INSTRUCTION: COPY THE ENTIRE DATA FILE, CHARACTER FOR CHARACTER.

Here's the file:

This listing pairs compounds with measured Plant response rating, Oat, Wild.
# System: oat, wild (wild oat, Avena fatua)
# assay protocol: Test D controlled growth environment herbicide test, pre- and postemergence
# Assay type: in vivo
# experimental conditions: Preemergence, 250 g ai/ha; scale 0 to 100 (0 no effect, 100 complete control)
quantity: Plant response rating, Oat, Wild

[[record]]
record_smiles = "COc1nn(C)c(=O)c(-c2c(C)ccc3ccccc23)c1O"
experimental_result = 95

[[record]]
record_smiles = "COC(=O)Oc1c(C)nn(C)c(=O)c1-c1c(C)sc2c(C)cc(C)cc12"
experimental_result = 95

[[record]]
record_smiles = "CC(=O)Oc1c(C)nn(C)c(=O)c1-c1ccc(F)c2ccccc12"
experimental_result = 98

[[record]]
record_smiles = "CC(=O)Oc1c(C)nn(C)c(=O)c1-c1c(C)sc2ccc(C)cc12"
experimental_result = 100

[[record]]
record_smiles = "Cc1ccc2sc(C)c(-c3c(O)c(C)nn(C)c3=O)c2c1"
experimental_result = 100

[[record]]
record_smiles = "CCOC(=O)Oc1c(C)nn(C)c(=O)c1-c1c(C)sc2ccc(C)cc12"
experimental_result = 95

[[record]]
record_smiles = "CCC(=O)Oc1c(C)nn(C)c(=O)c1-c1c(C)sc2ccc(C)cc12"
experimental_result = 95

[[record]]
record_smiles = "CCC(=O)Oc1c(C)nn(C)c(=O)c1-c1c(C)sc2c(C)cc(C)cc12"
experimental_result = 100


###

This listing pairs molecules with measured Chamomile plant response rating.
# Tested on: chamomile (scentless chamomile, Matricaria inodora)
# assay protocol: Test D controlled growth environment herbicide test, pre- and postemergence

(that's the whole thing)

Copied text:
This listing pairs compounds with measured Plant response rating, Oat, Wild.
# System: oat, wild (wild oat, Avena fatua)
# assay protocol: Test D controlled growth environment herbicide test, pre- and postemergence
# Assay type: in vivo
# experimental conditions: Preemergence, 250 g ai/ha; scale 0 to 100 (0 no effect, 100 complete control)
quantity: Plant response rating, Oat, Wild

[[record]]
record_smiles = "COc1nn(C)c(=O)c(-c2c(C)ccc3ccccc23)c1O"
experimental_result = 95

[[record]]
record_smiles = "COC(=O)Oc1c(C)nn(C)c(=O)c1-c1c(C)sc2c(C)cc(C)cc12"
experimental_result = 95

[[record]]
record_smiles = "CC(=O)Oc1c(C)nn(C)c(=O)c1-c1ccc(F)c2ccccc12"
experimental_result = 98

[[record]]
record_smiles = "CC(=O)Oc1c(C)nn(C)c(=O)c1-c1c(C)sc2ccc(C)cc12"
experimental_result = 100

[[record]]
record_smiles = "Cc1ccc2sc(C)c(-c3c(O)c(C)nn(C)c3=O)c2c1"
experimental_result = 100

[[record]]
record_smiles = "CCOC(=O)Oc1c(C)nn(C)c(=O)c1-c1c(C)sc2ccc(C)cc12"
experimental_result = 95

[[record]]
record_smiles = "CCC(=O)Oc1c(C)nn(C)c(=O)c1-c1c(C)sc2ccc(C)cc12"
experimental_result = 95

[[record]]
record_smiles = "CCC(=O)Oc1c(C)nn(C)c(=O)c1-c1c(C)sc2c(C)cc(C)cc12"
experimental_result = 100


###

This listing pairs molecules with measured Chamomile plant response rating.
# Tested on: chamomile (scentless chamomile, Matricaria inodora)
# assay protocol: Test D controlled growth environment herbicide test, pre- and postemergence